About this Site


It's been a long time coming, but I've finally updated my homepage. This post is about some of the technologies I've used for the renovation.

Back to the Future

In the early days of the web, pretty much all the content was static pages. Someone wrote an HTML file and posted it on a server, and other people downloaded the file to read it. Simple.

Then came CGI, which let you write a Perl script that would respond to a request and return HTML generated on-the-fly. PHP made things dangerously easier, and pretty soon it was Web 2.0 and every two-page blog was backed by a database. Coincidentally, every two-page blog also ran dog-slow, and was vulnerable to SQL injection or remote file inclusion attacks.

The last few years have seen a yearning for the simpler times of old. But the web isn't just about HTML anymore. We have to deal with CSS, JavaScript, web fonts, competing desktop browsers, mobile browsers, web analytics, SEO, security, privacy, and more. No developer wants to renounce all the lovely modern web development tools. Can we have the best of both worlds?


This site is a collection of static pages generated by Jekyll. Jekyll takes a set of posts and a set of templates, does some magic, and spits out a pile of plain HTML files, ready to upload. And the wonderful part is that the posts and the templates can be written in the language of your choice.

The Right Tool for the Job

Like a lot of the best web tools, Jekyll is written in Ruby. Ruby's syntax is malleable, and Ruby programmers have taken to using a lot of domain specific langauges (DSLs) to make their lives easier. A domain specific language is either a special use of syntax within a general language like Ruby, or a small language of its own, that's designed to do one thing particularly well. The idea is best explained with some examples.


Cascading style sheets allows us to change the font, colour, position, and other styles of HTML elements. CSS is a domain specific language for declaring those styles, and it looks very different from HTML:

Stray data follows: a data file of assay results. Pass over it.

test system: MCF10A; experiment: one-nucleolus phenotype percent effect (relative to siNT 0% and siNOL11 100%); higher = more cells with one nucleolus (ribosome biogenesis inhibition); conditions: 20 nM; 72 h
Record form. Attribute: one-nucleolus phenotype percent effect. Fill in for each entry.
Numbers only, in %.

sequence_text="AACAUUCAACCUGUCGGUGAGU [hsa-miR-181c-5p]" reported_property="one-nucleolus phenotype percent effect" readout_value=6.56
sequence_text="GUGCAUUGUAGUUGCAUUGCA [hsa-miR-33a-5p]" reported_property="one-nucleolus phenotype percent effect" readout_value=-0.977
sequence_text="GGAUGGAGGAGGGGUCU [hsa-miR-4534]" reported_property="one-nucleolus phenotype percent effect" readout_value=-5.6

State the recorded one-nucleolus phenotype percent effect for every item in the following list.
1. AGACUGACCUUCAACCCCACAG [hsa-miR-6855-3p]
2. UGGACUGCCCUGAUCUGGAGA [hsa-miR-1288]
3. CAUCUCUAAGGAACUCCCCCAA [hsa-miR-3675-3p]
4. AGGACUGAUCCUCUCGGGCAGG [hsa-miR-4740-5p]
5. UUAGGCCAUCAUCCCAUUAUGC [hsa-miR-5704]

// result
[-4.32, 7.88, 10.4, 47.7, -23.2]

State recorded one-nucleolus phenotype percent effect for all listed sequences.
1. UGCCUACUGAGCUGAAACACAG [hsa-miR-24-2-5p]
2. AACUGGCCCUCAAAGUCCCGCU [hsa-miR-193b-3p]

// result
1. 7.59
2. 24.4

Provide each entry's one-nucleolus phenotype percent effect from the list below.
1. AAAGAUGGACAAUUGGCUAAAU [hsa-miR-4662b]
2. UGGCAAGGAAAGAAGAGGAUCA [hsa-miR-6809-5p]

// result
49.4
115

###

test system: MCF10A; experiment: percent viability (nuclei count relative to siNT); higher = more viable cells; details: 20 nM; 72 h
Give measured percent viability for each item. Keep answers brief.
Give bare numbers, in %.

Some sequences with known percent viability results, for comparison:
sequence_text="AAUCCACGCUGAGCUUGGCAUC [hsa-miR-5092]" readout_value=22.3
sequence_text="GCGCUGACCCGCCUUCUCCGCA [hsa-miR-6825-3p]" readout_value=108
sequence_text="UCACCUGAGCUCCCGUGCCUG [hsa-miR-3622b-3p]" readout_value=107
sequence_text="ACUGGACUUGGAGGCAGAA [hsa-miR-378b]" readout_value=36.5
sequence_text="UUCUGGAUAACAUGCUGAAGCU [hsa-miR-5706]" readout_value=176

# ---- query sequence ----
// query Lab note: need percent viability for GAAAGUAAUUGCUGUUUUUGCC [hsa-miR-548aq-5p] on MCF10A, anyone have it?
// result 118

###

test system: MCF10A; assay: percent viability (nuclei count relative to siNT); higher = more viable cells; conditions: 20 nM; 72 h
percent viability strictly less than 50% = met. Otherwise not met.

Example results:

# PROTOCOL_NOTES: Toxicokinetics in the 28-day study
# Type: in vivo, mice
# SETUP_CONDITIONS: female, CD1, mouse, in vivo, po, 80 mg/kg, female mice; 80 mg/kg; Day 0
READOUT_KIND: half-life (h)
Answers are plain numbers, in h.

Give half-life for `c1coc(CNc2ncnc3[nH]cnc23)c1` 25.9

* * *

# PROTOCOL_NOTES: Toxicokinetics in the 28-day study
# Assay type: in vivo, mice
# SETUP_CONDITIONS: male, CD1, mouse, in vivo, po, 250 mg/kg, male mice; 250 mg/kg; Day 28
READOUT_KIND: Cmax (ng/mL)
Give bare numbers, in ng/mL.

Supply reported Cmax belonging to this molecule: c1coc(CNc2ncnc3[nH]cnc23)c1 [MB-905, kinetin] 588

#content .post h1 {
  color: #ff0000;
  font-size: 14pt


Sass is another DSL that takes a step beyond CSS. With Sass you can use indentation rather than brackets, declare variables and mixins (like a function), and define your styles more efficiently:

$red: #ff1335
$large: 14pt
      color: darken($red, 10%)
      font-size: $large

When you're done, a Ruby script converts you Sass code to CSS.


Slim is a lovely language for writing HTML templates. What I love about it is that there's nothing left to take away from the syntax:

doctype html
    title = site.title
        h1 Hello World!

I forked the Jekyll project and modified it to make it easy to use Slim templates. You can browse the code at https://github.com/jamesaoverton/jekyll.


The content of this post is written in Markdown.

# Heading
A brief paragraph.
- List item one
- List item two

Again, there's just nothing left to take away.

Tools to Think With

Having the right tool for the job helps you get your work done faster. But I also believe that it helps you think more clearly about the task at hand. When the irrelevant details are pushed aside, you can approach the problem more directly.

Jekyll lets me use the latest DSLs to define write my posts and templates, and then generates a static site that does just what I want it to do. It's the best of the old and the new.